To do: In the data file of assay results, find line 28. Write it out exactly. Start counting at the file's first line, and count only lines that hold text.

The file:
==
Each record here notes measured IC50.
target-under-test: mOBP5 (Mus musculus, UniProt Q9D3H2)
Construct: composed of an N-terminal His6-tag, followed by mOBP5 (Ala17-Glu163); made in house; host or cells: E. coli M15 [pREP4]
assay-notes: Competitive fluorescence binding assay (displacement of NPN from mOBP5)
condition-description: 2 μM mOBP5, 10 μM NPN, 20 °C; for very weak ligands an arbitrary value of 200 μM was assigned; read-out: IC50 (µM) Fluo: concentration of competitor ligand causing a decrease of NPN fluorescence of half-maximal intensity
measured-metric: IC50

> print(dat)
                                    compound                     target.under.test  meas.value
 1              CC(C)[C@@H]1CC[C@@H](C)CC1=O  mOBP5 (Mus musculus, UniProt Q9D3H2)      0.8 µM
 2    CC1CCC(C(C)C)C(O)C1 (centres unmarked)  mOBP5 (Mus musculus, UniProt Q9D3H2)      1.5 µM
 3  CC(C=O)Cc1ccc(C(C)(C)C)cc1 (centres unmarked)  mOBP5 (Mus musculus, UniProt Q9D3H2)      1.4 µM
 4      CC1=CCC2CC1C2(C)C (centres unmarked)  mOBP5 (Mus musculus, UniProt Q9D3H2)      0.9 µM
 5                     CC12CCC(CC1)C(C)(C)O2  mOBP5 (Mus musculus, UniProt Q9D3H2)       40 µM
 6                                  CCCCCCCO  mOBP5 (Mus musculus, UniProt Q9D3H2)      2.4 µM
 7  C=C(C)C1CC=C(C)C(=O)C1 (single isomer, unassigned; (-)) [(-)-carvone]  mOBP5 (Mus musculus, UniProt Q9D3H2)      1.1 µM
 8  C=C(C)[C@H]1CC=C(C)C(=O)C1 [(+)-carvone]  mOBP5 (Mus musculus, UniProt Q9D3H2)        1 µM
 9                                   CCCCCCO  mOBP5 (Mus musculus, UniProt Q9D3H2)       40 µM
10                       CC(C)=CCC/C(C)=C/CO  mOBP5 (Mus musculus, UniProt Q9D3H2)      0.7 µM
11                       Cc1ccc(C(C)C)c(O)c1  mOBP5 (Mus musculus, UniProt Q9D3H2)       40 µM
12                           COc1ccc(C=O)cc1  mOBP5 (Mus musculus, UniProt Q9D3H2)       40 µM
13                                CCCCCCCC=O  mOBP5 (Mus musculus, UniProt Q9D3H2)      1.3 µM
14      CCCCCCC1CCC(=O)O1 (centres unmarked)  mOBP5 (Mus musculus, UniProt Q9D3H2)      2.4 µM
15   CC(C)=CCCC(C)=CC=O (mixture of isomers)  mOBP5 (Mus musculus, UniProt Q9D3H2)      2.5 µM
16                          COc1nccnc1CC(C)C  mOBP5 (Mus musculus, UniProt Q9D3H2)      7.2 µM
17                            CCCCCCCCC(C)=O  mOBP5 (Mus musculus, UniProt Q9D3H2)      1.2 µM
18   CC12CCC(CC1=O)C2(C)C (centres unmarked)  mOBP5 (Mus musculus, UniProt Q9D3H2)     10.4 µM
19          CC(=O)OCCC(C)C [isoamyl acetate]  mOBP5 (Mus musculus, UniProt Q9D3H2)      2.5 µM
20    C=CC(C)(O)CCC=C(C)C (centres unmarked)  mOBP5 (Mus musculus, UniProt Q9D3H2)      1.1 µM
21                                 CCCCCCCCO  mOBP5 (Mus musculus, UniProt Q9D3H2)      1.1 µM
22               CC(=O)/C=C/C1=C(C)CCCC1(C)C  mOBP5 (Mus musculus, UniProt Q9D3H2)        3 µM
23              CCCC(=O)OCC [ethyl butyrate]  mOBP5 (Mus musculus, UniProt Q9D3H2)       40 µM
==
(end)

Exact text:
20    C=CC(C)(O)CCC=C(C)C (centres unmarked)  mOBP5 (Mus musculus, UniProt Q9D3H2)      1.1 µM